Baltimore cybersecurity company expanding to Reno; plans to create 100 jobs |

Baltimore cybersecurity company expanding to Reno; plans to create 100 jobs

Chris Sachse is CEO of Think Stack.
Courtesy Think Stack

RENO, Nev. — In June 2011, while working for an IT service startup in the Baltimore area, Chris Sachse developed a plan to help the company expand.

The crux of his plan was to transform the operation into a national IT firm that focused on cybersecurity services for the financial industry. Confident he devised a plan built for success, he hoped the meeting with the ownership group would end with collective nods and hearty handshakes. 

That was not the case.

“They thought that business plan sucked,” Sachse said in a phone interview with the NNBW.

And so, two days after his plan was fed to the paper shredder, Sachse and his brother and colleague, Travis, left the company and started their own IT service business — “thankfully, we got the support of our wives to be broke for a little while,” Sachse laughed.

Those days of being broke are deep in the rear-view, though. The Sachse’s Baltimore-based company Think Stack quickly became an innovative cybersecurity and cloud company, serving everything from banks to credit unions to casinos.

In fact, nine years after booting up, Think Stack is on track to generate $8 million in revenue in 2020 and is in the process of expanding its operation to one of the fastest-growing economies in the nation: Northern Nevada.


With the need for a west coast presence, the desire to be in a thriving tech hub, and a staff that wants to be near mountains, Think Stack’s executive team felt Reno ticked all the boxes when they were searching for the best corner of the country to plant their flag, Sachse said.

“We have a 24/7 operation, so we needed to be as far west as we could get, but still on American soil,” said Sachse, noting the company also considered Spokane and Yakima in Washington state. “And we have a ton of people on our team that are big skiers, mountain climbers and backpackers. And then kind of the icing on the cake was the university (of Nevada, Reno) having some cybersecurity programs. So, being close to a place that has that type of young talent coming out is a perfect fit for us.

“We just felt like Reno had the best of everything that we wanted.”

Not to mention, Think Stack is exactly the kind of company that the Economic Development of Authority of Western Nevada (EDAWN) is working to bring to the region, said EDAWN CEO Mike Kazmierski.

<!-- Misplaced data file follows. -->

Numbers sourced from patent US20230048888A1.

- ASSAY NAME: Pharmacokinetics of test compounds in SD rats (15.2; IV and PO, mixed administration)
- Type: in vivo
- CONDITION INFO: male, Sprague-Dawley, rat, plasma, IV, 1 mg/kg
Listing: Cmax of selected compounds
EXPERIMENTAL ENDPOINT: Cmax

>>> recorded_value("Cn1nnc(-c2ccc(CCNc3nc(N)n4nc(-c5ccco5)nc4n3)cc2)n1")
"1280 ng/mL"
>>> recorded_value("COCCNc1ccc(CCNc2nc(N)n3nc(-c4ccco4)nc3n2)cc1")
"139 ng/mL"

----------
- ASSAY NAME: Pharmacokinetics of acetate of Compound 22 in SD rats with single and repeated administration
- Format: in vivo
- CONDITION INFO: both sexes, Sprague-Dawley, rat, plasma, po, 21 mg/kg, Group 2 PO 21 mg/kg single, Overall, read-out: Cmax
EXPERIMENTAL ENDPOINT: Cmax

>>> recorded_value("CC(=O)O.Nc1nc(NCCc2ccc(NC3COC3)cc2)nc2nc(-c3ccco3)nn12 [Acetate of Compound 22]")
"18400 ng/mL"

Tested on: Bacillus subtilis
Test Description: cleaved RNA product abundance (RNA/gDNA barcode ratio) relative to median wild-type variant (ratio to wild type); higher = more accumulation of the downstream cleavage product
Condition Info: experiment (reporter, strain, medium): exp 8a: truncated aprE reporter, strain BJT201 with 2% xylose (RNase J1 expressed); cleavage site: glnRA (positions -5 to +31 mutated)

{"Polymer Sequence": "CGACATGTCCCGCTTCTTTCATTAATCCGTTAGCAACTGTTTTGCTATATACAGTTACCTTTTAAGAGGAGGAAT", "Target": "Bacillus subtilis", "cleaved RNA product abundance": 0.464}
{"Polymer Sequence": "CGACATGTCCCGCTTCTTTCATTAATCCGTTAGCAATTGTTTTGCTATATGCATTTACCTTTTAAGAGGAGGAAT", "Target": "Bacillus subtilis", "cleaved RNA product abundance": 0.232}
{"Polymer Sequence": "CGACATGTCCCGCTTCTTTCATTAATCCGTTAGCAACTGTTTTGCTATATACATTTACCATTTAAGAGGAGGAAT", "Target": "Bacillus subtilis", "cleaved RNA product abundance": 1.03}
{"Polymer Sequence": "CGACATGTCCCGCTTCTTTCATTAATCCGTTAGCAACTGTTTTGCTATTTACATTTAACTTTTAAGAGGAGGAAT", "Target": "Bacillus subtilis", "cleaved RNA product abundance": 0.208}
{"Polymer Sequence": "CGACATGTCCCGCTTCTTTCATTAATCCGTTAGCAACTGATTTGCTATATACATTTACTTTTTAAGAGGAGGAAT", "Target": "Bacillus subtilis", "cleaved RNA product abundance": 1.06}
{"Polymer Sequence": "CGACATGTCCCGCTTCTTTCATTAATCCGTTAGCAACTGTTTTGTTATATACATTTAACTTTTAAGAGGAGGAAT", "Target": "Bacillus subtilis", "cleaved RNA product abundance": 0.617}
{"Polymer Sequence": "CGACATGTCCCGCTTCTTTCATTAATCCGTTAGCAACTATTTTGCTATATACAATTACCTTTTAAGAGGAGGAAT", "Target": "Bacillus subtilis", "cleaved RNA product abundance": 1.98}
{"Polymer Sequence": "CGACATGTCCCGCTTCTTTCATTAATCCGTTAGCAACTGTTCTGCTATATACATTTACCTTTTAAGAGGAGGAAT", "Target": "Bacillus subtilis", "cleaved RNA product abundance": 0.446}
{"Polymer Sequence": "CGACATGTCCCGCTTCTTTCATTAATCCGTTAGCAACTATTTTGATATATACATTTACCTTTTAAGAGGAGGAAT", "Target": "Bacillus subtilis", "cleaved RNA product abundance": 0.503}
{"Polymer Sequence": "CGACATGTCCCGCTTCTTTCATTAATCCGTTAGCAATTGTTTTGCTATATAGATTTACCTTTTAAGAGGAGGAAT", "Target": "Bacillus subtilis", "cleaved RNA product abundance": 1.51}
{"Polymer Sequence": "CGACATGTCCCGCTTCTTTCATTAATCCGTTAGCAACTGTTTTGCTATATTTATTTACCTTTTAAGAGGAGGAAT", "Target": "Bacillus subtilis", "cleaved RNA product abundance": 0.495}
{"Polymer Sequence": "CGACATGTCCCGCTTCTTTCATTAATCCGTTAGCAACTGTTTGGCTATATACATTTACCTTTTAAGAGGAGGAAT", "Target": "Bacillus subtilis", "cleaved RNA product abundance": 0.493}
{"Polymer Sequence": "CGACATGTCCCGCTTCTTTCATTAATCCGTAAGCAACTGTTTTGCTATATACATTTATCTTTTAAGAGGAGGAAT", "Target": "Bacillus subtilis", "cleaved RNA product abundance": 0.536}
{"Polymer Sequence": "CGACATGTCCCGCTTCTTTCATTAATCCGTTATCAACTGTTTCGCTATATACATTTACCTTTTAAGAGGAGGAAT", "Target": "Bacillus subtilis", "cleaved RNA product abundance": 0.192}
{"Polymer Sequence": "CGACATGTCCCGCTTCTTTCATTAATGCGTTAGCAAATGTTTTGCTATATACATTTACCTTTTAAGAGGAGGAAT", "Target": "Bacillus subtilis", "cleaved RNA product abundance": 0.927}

“Our attraction efforts are focused on higher-wage jobs and companies that will create jobs of the future, which is often small tech companies like Think Stack,” Kazmierski said in an email to the NNBW.  

Sachse said Think Stack will initially launch in Reno with five to 10 people working out of a co-working space. At press time, the company was still in the process of deciding which co-working space it would settle into.

“It’ll be six to 12 months of what I’ll call ‘exploratory planting of the flag,’” Sachse said. “And then, assuming we’re able to find the talent that we need out there, we’ll find a more permanent home and start expanding our operations out there.”


What does that expansion look like?

Think Stack, which has a current staff of 40 people, plans to create between 75 and 100 jobs in Reno over the next five years, with salaries ranging from $45,000 to $150,000, Sachse said. Coinciding with that job growth, he expects the company to hit roughly $50 million in revenue in its fifth year in Northern Nevada. By then, he said about 65% of the Baltimore-based company will be based in Reno.

“We would prefer that our future growth will all happen in Reno,” said Sachse, pointing out Think Stack’s current challenges of being a cybersecurity firm in the Washington, D.C. area. “Where we are now is smack in the middle of the D.C. market in terms of cyber talent. Because we’re next to NASA, every tech company has at least a presence here, if not was founded here. So, we’re competing with 500 job openings every single day to try to find cyber talent.”

Sachse said he doesn’t see that being an issue in Reno.

“I feel like that talent is here, and I actually don’t feel like we have a ton of competitors out there, which is nice,” Sachse said. “There are some complimentary tech companies, but there’s not a ton of cybersecurity-focused service companies.”